The eyes of the law
The argument over VAR remains unsettled
This article is taken from the October 2023 issue of The Critic. To get the full magazine why not subscribe? Right now we’re offering five issues for just £10.
Spanish referees once asked, “what are we going to talk about after the game?” The comment was a flippant joke, but it belied a widely-held assumption about using technology to verify or overturn referees’ decisions in football. Some complained the precision would ruin the romance of the game. Others worried it might slow down matches. But most assumed it would reduce the controversy of debatable decisions made on matchdays.
As if. This season we have already seen goals chalked off because they were deemed offside by the narrowest of margins. We have seen goals allowed when players in clearly offside positions have obscured the view of the goalkeeper. We have seen penalties given and overturned after the referee has been guided by colleagues sitting in Stockley Park in West London.
And the controversies keep coming. This summer, Mike Dean, the retired referee who spent last season as a dedicated VAR official, admitted he had not sent Anthony Taylor, a referee and a friend, to review a clear error he had made in a controversial 2-2 draw between Chelsea and Tottenham, because “he is a mate”.
Taylor had missed a clear foul. Cristian Romero of Spurs had pulled Marc Cucurella’s hair — of which there is plenty — dragging him to the ground as Chelsea defended a corner during injury time (above). Had Dean referred Taylor to the screen, Romero would undoubtedly have been sent off, and Chelsea would have maintained their 2-1 lead. Instead, because Dean by his own admission turned a blind eye, Spurs went up the pitch to equalise.
“I think I didn’t want to send [Taylor] up,” Dean explained, “because I didn’t want any more grief than he already had.” At the time, the then Chelsea manager, Thomas Tuchel, was furious about the refereeing decision. The next month he was sacked, which you might say was a lot more grief than Taylor would have experienced had Dean told him to review his decision.
Of course, this kind of failure is not one of technology, but human judgement. But then this is often the point with VAR. Just as artificial intelligence and supercomputers are in fact unlikely to end human employment for the simple reason that they are not human and cannot do what humans do, so the technology of VAR cannot replace the referee. It can only provide referees with more information and different vantage points. The problem with VAR, then, is one that predates the technology. It is the referees themselves.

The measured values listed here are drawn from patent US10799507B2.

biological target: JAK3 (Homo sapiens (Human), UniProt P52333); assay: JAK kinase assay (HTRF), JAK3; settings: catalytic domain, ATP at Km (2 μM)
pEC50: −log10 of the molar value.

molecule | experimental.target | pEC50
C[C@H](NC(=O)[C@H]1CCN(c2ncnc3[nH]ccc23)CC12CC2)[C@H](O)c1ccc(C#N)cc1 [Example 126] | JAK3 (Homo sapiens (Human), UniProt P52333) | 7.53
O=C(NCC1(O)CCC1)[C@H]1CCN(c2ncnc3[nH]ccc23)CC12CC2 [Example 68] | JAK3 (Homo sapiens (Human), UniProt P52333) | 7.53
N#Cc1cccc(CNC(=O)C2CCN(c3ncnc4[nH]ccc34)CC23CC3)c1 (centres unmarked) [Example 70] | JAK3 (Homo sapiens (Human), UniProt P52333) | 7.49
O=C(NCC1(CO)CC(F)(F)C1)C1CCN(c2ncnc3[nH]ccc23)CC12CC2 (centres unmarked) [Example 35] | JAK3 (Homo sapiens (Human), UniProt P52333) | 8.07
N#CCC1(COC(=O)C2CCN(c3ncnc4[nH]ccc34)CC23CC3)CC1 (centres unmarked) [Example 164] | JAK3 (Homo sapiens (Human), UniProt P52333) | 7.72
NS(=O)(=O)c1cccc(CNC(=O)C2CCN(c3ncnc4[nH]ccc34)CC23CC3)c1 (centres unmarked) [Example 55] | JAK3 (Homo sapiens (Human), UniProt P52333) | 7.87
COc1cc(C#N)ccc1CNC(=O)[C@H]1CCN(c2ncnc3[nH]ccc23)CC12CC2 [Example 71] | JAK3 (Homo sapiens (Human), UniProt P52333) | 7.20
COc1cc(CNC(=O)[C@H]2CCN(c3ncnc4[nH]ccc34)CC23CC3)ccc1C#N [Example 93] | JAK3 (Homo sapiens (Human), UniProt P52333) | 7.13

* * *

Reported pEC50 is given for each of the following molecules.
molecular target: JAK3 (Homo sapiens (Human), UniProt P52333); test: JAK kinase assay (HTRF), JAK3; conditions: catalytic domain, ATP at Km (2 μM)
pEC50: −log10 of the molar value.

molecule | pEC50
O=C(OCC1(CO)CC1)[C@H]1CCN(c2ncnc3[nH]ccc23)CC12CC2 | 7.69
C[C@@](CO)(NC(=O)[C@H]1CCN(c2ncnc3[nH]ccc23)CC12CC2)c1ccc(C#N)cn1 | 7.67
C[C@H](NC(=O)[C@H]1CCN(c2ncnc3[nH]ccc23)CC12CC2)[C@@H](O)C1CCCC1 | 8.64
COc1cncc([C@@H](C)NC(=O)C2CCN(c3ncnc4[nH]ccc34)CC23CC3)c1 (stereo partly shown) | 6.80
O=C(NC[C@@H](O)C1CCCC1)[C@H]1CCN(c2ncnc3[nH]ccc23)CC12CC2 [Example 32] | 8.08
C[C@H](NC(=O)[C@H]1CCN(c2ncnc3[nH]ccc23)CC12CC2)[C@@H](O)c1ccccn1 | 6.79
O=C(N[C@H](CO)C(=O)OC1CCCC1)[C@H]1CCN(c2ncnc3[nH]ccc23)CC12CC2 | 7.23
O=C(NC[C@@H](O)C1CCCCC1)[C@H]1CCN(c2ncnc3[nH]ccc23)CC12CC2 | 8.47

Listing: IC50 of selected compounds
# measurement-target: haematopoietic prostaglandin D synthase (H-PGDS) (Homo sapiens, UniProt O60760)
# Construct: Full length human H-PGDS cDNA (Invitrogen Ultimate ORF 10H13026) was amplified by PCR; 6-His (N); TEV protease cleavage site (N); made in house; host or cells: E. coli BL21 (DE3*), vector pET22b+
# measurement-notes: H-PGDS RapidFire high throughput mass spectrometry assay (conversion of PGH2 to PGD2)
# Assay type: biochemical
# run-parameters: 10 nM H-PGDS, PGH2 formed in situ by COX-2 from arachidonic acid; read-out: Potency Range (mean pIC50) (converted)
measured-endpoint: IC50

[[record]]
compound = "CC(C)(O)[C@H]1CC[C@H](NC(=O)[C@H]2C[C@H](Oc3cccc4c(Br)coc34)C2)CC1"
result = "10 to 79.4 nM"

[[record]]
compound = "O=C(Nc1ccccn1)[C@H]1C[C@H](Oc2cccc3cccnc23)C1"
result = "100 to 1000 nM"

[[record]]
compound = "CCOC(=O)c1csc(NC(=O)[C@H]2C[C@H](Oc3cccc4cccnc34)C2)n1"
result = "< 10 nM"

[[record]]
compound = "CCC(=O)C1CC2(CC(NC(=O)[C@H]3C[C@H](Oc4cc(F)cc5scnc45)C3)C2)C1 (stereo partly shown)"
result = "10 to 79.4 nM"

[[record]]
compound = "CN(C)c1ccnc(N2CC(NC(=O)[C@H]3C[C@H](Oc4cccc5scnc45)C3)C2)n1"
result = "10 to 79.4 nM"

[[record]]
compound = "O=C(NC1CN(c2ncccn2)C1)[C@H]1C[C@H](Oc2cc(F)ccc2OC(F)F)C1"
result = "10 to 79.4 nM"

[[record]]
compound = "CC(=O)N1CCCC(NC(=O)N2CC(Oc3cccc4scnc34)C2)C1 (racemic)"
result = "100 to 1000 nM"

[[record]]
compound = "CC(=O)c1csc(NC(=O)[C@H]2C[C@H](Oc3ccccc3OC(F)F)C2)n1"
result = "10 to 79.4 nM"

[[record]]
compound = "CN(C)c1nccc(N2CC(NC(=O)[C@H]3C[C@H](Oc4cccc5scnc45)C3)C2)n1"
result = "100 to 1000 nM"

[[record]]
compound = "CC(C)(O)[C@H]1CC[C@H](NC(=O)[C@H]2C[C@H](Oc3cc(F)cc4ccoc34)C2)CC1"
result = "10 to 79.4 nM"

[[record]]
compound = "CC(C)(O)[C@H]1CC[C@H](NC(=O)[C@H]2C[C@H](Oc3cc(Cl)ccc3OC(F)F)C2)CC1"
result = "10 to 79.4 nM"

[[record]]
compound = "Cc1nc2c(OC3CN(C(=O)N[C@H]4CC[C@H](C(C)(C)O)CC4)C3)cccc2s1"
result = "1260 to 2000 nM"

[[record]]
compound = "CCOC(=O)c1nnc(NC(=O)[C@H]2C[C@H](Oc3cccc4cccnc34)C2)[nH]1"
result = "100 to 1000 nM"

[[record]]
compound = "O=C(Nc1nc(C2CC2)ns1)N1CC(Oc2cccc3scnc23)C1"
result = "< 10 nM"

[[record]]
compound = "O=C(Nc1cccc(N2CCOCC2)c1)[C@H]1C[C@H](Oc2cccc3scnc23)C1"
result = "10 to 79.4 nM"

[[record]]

But that is not all. There is also the question of policy, where again VAR has parallels with other technologies. In the case of driverless cars for example, the challenge is no longer the technological possibility but the way we regulate it. In car accidents where drivers are human, they make split-second decisions and we judge them according to the law. For driverless cars, the application of our laws and insurance policies need to be decided in advance: we need to agree the morality of choices in an infinite number of situations, in advance, where one decision might save a life by risking another.
With VAR, decisions about when a foul has been committed or a player is offside have become impossibly and almost spuriously specific. Before VAR, linesmen (or assistant referees as we must call them now) would make a call on whether an attacking player was beyond the line of the last defender, now the policy has to be incredibly specific. Attackers who seem exactly in line with defenders can be deemed offside by the tiniest of margins.
So the laws of the game now say a player is offside when “any part of the head, body or feet is nearer to the opponents’ goal line than both the ball and the second-last opponent”, and that “the hands and arms of all players, including the goalkeeper’s, are not considered” but “for the purposes of determining offside, the upper boundary of the arm is in line with the bottom of the armpit”.
It is this precision that often provides the controversy, since nobody would expect such perfection from the naked eye of a match official. The perfection of measuring whether the bottom of a player’s armpit was further forward than, say, the heel of a defender thirty yards across seems ridiculous. Two players deemed by fans to be in line with one another are now seen as microscopically apart.
Some referees observe less diving, less violent play and fewer clear and obvious errors
Equally, however, there are upsides. Some referees observe less diving, less violent play and fewer clear and obvious errors. But again, this returns us to a matter of controversy. Why do some referees overturn a decision — as the rules say they should — only when a subjective decision has involved a “clear and obvious” error, but other referees seem to overturn decisions that are far finer calls?
It never seems consistent. But then refereeing decisions never were consistent and sport and football have always been about disagreement and debate. And just like a referee’s call — on a penalty perhaps or a contentious offside — we cannot even agree about whether we think VAR is a good thing or not. According to a national supporters survey conducted in April by the Football Supporters’ Association, two thirds of fans said they oppose VAR. But according to a survey by Ipsos MORI conducted in the same month, two thirds of supporters said they were in favour. Carry on arguing.
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